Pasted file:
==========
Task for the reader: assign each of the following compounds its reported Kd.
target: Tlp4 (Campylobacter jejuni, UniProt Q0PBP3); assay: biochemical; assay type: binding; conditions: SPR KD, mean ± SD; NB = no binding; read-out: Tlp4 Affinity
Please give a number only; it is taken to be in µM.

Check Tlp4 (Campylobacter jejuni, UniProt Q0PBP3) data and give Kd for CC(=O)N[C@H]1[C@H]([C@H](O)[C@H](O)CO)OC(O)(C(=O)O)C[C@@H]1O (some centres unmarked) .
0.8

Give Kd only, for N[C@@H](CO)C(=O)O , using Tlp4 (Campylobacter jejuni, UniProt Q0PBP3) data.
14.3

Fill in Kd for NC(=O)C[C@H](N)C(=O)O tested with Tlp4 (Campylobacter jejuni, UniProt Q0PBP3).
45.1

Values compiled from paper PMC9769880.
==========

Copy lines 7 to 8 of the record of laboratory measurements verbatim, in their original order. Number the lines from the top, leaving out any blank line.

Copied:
14.3

Fill in Kd for NC(=O)C[C@H](N)C(=O)O tested with Tlp4 (Campylobacter jejuni, UniProt Q0PBP3).